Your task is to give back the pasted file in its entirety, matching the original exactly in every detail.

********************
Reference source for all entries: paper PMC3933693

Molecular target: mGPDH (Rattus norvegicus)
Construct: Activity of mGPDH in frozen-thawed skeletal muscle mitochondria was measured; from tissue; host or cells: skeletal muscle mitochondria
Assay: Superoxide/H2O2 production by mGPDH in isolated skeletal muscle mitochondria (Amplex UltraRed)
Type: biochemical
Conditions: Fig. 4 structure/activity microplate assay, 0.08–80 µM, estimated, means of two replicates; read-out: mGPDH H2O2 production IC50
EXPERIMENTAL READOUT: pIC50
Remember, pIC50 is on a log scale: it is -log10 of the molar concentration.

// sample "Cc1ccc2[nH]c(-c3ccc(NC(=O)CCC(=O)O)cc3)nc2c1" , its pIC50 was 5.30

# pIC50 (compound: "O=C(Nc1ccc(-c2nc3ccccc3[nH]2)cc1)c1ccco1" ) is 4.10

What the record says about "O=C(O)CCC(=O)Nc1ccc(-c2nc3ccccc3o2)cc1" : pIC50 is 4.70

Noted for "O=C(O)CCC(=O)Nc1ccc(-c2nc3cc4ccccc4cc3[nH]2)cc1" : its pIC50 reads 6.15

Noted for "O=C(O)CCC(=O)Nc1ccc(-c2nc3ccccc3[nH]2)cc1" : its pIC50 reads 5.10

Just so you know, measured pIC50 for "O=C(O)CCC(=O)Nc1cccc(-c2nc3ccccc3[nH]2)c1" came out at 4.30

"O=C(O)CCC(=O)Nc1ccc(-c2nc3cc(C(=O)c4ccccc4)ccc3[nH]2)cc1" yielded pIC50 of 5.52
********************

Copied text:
Reference source for all entries: paper PMC3933693

Molecular target: mGPDH (Rattus norvegicus)
Construct: Activity of mGPDH in frozen-thawed skeletal muscle mitochondria was measured; from tissue; host or cells: skeletal muscle mitochondria
Assay: Superoxide/H2O2 production by mGPDH in isolated skeletal muscle mitochondria (Amplex UltraRed)
Type: biochemical
Conditions: Fig. 4 structure/activity microplate assay, 0.08–80 µM, estimated, means of two replicates; read-out: mGPDH H2O2 production IC50
EXPERIMENTAL READOUT: pIC50
Remember, pIC50 is on a log scale: it is -log10 of the molar concentration.

// sample "Cc1ccc2[nH]c(-c3ccc(NC(=O)CCC(=O)O)cc3)nc2c1" , its pIC50 was 5.30

# pIC50 (compound: "O=C(Nc1ccc(-c2nc3ccccc3[nH]2)cc1)c1ccco1" ) is 4.10

What the record says about "O=C(O)CCC(=O)Nc1ccc(-c2nc3ccccc3o2)cc1" : pIC50 is 4.70

Noted for "O=C(O)CCC(=O)Nc1ccc(-c2nc3cc4ccccc4cc3[nH]2)cc1" : its pIC50 reads 6.15

Noted for "O=C(O)CCC(=O)Nc1ccc(-c2nc3ccccc3[nH]2)cc1" : its pIC50 reads 5.10

Just so you know, measured pIC50 for "O=C(O)CCC(=O)Nc1cccc(-c2nc3ccccc3[nH]2)c1" came out at 4.30

"O=C(O)CCC(=O)Nc1ccc(-c2nc3cc(C(=O)c4ccccc4)ccc3[nH]2)cc1" yielded pIC50 of 5.52